News & Politics

Trump Nearly Brought the U.S. to War with North Korea—Until Mattis and Kelly Intervened: Report

In a new profile of H.R. McMaster, a New Yorker reporter says that Trump asked for a plan that would have put the U.S. on "war footing" with North Korea.

Photo Credit: U.S. Air Force photo by Staff Sgt. Jeremy L. Mosier

While President Donald Trump is currently planning to sit down with North Korean leader Kim Jong-un in the coming months in an attempt to negotiate on peaceful terms, a new report from the New Yorker reveals that the United States may have recently come closer to war with the rogue regime than most people realize.

In a profile of former national security adviser H.R. McMaster, the magazine's Patrick Radden Keefe reports that the general's proclivity for favoring process over substance when managing the president risked sleepwalking the country into a potentially disastrous military conflict. He writes:

According to multiple senior officials, in early January the President asked his staff to present him with a range of evacuation plans for the approximately two hundred thousand American civilians who live in South Korea. (On TV, Senator Lindsey Graham was calling for dependents of U.S. soldiers there to be brought home.) Any evacuation would send a profoundly alarming signal to South Korea, and inevitably put the U.S. and North Korea on a war footing. McMaster and his staff dutifully began gathering options for the President.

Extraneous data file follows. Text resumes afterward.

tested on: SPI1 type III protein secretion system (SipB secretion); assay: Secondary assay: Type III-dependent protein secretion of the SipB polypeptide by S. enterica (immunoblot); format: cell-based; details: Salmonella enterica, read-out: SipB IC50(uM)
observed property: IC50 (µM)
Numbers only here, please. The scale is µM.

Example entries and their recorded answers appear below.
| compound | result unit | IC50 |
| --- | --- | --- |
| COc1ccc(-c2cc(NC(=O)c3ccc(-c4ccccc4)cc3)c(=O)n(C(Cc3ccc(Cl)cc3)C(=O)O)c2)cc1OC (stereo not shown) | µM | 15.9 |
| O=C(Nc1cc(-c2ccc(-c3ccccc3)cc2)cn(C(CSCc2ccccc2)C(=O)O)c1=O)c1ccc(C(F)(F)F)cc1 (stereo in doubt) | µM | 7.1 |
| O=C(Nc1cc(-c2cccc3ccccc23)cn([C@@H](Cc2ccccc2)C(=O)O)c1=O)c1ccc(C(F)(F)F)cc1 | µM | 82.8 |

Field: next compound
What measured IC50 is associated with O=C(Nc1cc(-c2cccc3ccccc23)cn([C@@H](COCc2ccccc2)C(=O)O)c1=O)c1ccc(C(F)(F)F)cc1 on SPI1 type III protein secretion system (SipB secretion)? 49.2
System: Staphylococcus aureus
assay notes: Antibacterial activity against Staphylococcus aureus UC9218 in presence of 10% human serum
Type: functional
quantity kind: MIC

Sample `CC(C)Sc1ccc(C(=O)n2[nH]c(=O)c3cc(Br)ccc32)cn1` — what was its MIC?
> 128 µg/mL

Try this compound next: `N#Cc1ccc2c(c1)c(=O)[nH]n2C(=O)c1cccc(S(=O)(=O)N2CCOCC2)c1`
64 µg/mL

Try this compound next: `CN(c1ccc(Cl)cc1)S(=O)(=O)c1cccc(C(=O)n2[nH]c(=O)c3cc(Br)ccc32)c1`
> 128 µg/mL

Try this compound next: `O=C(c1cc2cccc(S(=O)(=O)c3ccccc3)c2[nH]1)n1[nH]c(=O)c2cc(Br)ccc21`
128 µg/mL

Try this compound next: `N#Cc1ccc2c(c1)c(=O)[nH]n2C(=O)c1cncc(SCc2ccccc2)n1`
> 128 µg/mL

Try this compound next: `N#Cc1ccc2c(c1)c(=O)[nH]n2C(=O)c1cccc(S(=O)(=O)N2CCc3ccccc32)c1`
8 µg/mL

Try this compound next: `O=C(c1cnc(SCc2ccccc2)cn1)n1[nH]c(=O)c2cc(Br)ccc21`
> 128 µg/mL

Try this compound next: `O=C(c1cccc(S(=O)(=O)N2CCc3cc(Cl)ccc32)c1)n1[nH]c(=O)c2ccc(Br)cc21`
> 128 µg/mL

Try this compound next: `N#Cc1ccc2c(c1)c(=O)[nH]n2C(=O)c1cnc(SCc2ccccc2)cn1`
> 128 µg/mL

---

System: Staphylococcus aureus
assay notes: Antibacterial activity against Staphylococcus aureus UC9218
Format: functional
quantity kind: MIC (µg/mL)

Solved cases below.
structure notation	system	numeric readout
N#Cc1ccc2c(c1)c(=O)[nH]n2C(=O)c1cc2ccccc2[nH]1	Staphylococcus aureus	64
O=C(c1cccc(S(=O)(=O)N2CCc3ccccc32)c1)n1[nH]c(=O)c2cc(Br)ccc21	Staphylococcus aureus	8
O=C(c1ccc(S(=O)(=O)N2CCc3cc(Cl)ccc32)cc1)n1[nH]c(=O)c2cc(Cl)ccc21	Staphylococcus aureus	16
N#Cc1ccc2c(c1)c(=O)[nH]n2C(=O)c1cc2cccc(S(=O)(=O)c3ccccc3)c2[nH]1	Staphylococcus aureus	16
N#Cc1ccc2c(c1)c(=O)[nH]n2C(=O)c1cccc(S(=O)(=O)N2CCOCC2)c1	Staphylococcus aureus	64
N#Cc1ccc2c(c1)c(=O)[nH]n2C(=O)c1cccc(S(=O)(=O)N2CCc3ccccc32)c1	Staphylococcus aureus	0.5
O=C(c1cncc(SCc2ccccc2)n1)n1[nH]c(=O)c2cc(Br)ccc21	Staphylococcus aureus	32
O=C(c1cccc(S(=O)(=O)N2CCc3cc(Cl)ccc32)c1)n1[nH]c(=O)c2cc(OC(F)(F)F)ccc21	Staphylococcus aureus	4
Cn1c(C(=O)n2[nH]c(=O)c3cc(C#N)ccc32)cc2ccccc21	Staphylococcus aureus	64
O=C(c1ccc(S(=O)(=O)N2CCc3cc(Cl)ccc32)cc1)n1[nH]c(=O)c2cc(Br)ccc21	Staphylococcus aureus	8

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Any such plans — and perhaps even rumors that the president had requested them — would have undoubtedly spooked the nuclear-armed Kim and risked unleashing a devastating war. 

Keefe reports, though, that it was more grounded minds who won the day. Secretary of Defense James Mattis and White House Chief of Staff John Kelly intervened and any efforts to plan the imminent withdraw Americans from South Korea were scrapped.

In light of this story, it may be fortuitous that McMaster no longer works at the White House while Kelly and Mattis remain key figures in the administration. But it gives a chilling impression of how decisions are being made at the highest levels and how little power the institutions of the federal government have to constrain the president.

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Cody Fenwick is a reporter and editor. Follow him on Twitter @codytfenwick.